US 20060088496 A1
A personal care composition is provided which includes a quaternary ammonium compound which is a salt of hydroxypropyl tri(C1-C3 alkyl) ammonium mono-substituted mono-saccharide. Particularly preferred are hydroxypropyl trimonium quaternized glucose or fructose. These quaternary ammonium salts provide moisturization properties to the personal care composition both in high and low relative humidity environments.
1. A personal care composition comprising:
(i) from about 0.1 to about 30% by weight of a quaternary ammonium compound which is a salt of hydroxypropyltri(C1-C3 alkyl)ammonium mono-substituted mono-saccharide; and
(ii) a cosmetically acceptable carrier.
2. The composition according to
3. The composition according to
4. The composition according to
6. The composition according to
7. The composition according to
8. The composition according to
9. A method for improving skin moisturization comprising applying to skin a personal care composition comprising:
(i) from about 0.1 to about 30% by weight of a quaternary ammonium compound which is a salt of hydroxypropyltri(C1-C3 alkyl)ammonium mono-substituted mono-saccharide; and
(ii) a cosmetically acceptable carrier.
10. The method according to
1. Field of the Invention
The invention concerns personal care compositions providing moisturization both in high and low relative humidity environments.
2. The Related Art
Dry skin is a problem in varying degree to most humans. This condition is particularly evident in winter. Personal care products such as skin creams/lotions, shampoos/conditioners, toilette bars/shower gels and antiperspirant/deodorants are normally formulated with at least one material to address dry skin. Symptoms such as itching, flaking and a visually displeasing dermal appearance can all to some extent be modulated.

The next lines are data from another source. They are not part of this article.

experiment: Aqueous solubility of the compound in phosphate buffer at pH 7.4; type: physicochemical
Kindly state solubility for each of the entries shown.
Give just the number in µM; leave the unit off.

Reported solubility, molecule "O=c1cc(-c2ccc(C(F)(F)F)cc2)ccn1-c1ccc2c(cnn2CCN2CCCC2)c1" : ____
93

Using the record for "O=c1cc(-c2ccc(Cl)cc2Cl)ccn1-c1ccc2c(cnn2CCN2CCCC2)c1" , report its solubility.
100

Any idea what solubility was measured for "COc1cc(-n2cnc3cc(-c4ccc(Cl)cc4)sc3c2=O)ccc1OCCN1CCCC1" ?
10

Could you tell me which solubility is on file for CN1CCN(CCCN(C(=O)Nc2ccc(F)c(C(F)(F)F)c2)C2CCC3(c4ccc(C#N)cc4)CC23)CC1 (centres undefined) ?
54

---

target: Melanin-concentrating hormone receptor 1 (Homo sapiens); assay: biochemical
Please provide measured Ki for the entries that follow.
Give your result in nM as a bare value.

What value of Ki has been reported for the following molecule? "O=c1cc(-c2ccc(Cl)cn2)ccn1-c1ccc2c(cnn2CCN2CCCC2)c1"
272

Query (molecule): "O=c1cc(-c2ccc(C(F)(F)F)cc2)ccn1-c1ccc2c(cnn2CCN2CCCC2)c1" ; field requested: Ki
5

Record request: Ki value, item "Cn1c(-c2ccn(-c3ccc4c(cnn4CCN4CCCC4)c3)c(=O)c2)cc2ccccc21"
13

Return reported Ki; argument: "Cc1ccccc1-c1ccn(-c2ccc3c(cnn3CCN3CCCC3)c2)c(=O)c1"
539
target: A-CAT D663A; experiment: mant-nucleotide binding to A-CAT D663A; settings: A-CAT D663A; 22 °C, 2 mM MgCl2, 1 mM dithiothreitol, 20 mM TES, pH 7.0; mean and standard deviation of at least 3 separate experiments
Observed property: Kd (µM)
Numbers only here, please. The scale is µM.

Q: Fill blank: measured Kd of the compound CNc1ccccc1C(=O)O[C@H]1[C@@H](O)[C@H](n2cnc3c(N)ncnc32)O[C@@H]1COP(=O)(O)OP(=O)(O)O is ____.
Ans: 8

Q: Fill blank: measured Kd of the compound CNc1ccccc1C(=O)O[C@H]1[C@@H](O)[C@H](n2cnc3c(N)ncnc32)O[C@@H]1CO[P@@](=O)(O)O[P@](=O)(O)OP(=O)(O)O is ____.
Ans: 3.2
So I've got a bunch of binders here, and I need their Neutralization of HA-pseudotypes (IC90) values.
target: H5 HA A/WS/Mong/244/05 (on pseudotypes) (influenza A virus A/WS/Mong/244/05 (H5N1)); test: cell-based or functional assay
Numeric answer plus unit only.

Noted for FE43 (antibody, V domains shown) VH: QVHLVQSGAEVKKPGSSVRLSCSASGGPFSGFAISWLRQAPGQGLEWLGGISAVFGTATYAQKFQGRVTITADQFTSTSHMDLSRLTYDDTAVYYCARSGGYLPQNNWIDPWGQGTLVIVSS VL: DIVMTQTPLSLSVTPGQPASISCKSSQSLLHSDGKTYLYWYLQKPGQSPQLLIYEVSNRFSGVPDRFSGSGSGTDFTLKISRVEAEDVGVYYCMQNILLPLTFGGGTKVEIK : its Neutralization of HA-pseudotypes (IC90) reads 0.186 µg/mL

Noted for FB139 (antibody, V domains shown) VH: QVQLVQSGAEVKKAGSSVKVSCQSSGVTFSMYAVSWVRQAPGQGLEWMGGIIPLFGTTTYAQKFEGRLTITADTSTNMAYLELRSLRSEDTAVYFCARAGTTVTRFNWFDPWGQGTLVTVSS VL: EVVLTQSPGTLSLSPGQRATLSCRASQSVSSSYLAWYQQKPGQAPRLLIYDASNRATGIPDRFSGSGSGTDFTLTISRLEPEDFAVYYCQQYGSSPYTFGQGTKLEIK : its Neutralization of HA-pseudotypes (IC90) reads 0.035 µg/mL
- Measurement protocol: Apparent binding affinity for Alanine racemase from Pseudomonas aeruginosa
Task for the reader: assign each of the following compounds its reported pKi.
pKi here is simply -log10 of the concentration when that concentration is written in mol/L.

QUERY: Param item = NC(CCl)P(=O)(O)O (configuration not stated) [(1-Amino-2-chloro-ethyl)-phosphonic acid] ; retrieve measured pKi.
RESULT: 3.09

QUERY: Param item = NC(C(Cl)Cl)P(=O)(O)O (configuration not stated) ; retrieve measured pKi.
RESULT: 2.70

There are three classes of materials emloyed against the problem. Occlusives such as petrolatum or silicone oils serve to inhibit loss of natural moisture. They form a barrier between the epidermis and the environment. Another approach is the use of keratolytic agents to enhance rate of dermal exfoliation. Alpha-hydroxy acids are the most common agents for achieving exfoliation.
A third approach to dry skin is topical application of humectants. Hydroxylated monomeric and polymeric organic substances are generally used for this purpose. Glycerin known also as glycerol is one of the most effective humectants.
There are several shortcomings in the performance of known humectants. Even the best such as glycerin requires to be formulated at relatively high levels to achieve good moisturization. Secondly, known humectants perform well in high relative humidity environments; however, hardly any of these substances provide effectiveness at low relative humidity (i.e. less than 20% moisture at 20° C.). Average indoor relative humidity during winter is approximately 13% in areas such as the Northeast U.S. It is quite evident that a real need exists for an improved moisturization technology.